Sharing a home is a huge responsibility. When one or more people live together, particularly if they own the home, it is a good idea to put the rules of the road in writing. This is known as a cohabitation agreement. Couples, roommates, even family can enter into a cohabitation agreement to cover the essential issues that might become difficult if the living arrangement falters.
These days, more and more divorcing couples are opting to pursue alternatives to litigation like mediation and collaborative divorce. When these processes are over and an agreement has been reached, there are still some important formalities to complete in order to be legally divorced in Virginia.
Family law matters can be some of the most intimate, stressful, difficult legal procedures that a person goes through in their lifetime. Picking the right professionals to assist with the process is critical to assuring an acceptable outcome. We recently outlined the types of professionals that are used in family law matters. Here are a few tips about what to look for in a professional.
In Family Law, we often need to use experts to help with the process. An expert is someone with specific and in-depth knowledge of a particular subject matter who gets brought into the process to advise on the matter in which they are experts. They are used because there may be complex assets or implications on decisions that are not obvious to the layperson.
Remember when receipt of a coffee mug emblazoned with “Best Mom Ever” or a T-shirt proclaiming “Best Dad Ever” was enough to validate someone’s skills and aptitude as a parent?
What comes next? Whether by trial or alternative dispute resolution, there comes a point when the final papers have been filed and the Judge has signed the Final Order of Divorce. Before breathing a sigh of relief that it’s over, the signing of the Final Order of Divorce may legally end the marriage, but it is not the last step. There are further steps that parties must take in order to wrap up the variety of loose ends.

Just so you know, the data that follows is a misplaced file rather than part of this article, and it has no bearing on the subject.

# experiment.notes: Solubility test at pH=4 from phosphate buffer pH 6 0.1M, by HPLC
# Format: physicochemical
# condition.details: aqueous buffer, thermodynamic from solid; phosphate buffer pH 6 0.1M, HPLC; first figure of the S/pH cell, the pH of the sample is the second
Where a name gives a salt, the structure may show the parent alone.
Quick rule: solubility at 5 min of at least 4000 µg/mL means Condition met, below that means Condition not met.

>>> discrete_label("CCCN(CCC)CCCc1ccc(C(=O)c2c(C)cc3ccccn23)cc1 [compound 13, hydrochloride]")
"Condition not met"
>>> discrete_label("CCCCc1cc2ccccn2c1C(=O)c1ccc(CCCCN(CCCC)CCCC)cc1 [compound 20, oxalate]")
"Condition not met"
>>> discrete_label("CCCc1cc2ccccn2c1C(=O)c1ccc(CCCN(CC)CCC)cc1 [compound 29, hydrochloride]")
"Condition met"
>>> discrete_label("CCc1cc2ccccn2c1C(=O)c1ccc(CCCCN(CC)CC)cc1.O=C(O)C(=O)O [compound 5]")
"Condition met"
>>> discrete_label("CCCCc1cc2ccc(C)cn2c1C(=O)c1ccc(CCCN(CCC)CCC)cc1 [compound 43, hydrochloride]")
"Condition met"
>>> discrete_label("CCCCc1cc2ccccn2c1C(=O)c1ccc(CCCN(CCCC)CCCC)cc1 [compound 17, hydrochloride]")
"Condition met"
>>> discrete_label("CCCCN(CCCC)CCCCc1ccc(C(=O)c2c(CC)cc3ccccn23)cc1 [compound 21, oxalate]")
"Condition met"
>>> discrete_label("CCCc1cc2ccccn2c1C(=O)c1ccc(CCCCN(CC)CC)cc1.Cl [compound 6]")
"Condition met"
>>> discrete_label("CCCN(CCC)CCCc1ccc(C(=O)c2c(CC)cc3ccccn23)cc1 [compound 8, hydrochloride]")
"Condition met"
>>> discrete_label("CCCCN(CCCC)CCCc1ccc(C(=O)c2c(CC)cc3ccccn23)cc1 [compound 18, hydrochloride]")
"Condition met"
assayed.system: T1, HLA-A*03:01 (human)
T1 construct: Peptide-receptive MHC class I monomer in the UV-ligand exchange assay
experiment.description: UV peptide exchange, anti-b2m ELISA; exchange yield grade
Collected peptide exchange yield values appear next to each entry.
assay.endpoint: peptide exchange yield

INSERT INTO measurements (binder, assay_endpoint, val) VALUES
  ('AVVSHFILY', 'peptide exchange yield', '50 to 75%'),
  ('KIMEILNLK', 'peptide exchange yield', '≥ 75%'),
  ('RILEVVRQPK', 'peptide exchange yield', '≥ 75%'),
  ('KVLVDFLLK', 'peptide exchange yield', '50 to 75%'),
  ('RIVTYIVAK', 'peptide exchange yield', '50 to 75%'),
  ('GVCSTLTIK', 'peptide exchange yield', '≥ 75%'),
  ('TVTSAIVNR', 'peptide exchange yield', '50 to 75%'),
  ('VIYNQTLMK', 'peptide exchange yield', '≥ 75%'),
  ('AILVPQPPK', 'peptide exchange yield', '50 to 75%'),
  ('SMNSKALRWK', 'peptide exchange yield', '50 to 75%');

Is your marriage suffering from an invisible divorce? Couples can reach a point in their relationship where they have grown so far apart that, without being acknowledged, the marriage has failed. Rather than take proactive steps to resolve this in-between state, couples can go for years, trapped in a situation that no longer fulfills the basic expectations of a marriage.
What is it like to mediate a dispute when represented by counsel? When meditating a dispute, parties can represent themselves, or they can be represented by counsel. There are different mediation scenarios in which counsel may be involved, and counsels’ role differs in each, and may differ depending upon the mediator. Here are some answers to questions about mediating while represented by counsel.
Mediation is an increasingly popular alternative to long, expensive court battles to resolve family law disputes. Mediation requires transparency and clarity, and we at Reese Law adhere to those principles. The Firm’s mediators pride themselves on helping the parties get to a mutually agreeable resolution through a fair, and open process. Here is a little more about the process and what to expect.
Mediation differs from litigation before a judge because the parties get to decide the outcome. A mediation is simply a negotiation between the disputing parties assisted by a trained, neutral go-between called a mediator. If you don't agree to settle, the dispute is not over, and the mediator can't decide otherwise. The mediator does not make decisions or provide legal advice. Instead, a mediator helps guide the parties to a mutually agreeable solution. In terms of self-determination, no one knows one’s own family better than the family members themselves, so they have a better understanding of what works and what doesn’t. For parties with a family law dispute, a number of ways make mediation a preferable approach to the problem.